Proofgrade Acrylic Slump Bowls

proofgrade
acrylic
bowl

#55

That’s quite a clever setup with the bowls, and the final result is quite pretty. I look forward to getting my GF so I can try something similar.

I’ve been working with acrylics for many years, and I would like to caution you on using your kitchen oven (or anything else you would use to cook food) to do your heat bending. Acrylic has a very small temperature range between being pliable enough to bend and beginning to decompose. It also releases chemicals as it melts, and should always be heat formed in a well ventilated area. Acrylic can also catch fire just outside it’s bending range and is quite toxic when burned.


#56

I’d love to try this with a record!


#57

Vinyl, bad idea. We periodically get reminders from each other that burning vinyl is both toxic (bad for you) and corrosive (bad for your Glowforge). Maybe if you laser cut a pattern for cutting with more conventional tools. From there, I would be curious if a heat gun, outside or well ventilated, would be safe.


#58

Thank you for the heads up! Cutting the pattern would be a good idea. I’ve
used a heat gun on vinyl before (outside). Getting it pliable isn’t easy
because it cools so quickly which is why I thought cutting it would work
ok. I didn’t know it was corrosive though. Thank you!

Elizabeth Davis
Wadsworth Middle School
7th Grade Computer Technology


#59

I didn’t know until I learned it here. I guess it is the case no matter how it is burned, but it is especially bad with a laser cutter because you can destroy yourself (toxic fumes) and your laser. It apparently requires a very specially designed laser to laser cut vinyl. As awesome as Glowforge is, that wasn’t part of their intent from the beginning.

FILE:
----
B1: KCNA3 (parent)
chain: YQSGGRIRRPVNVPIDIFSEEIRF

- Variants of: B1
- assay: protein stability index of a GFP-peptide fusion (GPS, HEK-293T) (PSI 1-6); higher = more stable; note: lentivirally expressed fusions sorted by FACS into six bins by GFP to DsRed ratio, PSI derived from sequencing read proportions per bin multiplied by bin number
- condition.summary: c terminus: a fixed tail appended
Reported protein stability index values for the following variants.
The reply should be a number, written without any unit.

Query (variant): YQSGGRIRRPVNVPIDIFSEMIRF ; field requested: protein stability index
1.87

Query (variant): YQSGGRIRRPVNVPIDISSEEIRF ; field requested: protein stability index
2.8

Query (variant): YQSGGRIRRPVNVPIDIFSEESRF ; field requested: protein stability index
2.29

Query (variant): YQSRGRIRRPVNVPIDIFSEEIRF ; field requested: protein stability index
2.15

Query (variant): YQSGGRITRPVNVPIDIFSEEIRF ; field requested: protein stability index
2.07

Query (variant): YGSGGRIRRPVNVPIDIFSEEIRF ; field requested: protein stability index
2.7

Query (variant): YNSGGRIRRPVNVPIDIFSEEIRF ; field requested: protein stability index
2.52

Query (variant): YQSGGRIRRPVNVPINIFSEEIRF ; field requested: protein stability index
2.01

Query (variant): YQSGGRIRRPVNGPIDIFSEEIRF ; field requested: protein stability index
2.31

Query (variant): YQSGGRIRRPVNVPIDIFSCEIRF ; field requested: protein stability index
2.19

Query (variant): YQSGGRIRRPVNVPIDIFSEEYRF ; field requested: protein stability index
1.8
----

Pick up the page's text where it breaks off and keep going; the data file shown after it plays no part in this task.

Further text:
#60

In its common usage Vinyl, as in referring to phonograph records, refers to PVC, Poly(vinyl choride). So if you see something called vinyl it’s PVC.

https://community.glowforge.com/t/stuff-you-shouldnt-laser/6464

But other materials may have vinyl in their name and be fine to use. The vinyl monomer is not the problem, it’s what gets attached to the vinyl monomer that is the problem. Vinyl is pretty simple, just some Carbon and Hydrogen. It’s the R in R−CH=CH2 that’s needs to be worried about.

https://en.wikipedia.org/wiki/Vinyl_group

White glue is PVAc which is Poly(Vinyl Acetate) which is fine to laser.
PVAl, Poly(Vinyl Alcohol) is also fine.
(Note that sometimes just PVA is used to denote the two above, so be aware.)

Henryhbk uses PVAl in some of his projects.
https://community.glowforge.com/t/my-medical-molding-projects/3550

As jrnelson pointed out, it’s when the R is a halogen (e.g. fluorine, chlorine, bromine) that problems occur.

Bottom line:

If the material’s name is vinyl immediately think danger. But if part of its name is vinyl assume the worse, but hit Wikipedia to see if it’s halogenated.


#61

Yeah, I was thinking of that post, but I forgot where it was. I haven’t bookmarked all the ones I want for reference, yet.


#62

Chlorine gas. Don’t even think about it.


#63

sort of, the real concern is that it immediately takes on water from the air to form HCl and HClO (which pretty quickly converts to HCl and O2).


#64

Nice work! That looks great I think :slight_smile:


#65

But in our context it’s more damaging to the machine than to people. It takes a fair amount to hurt you and in concentrated form - the stuff produced by a laser is headed out the exhaust where it will be rapidly dispersed into a cloud of good air. That’s not to say you want to be sticking your head in your laser and doing deep breathing exercises :slight_smile: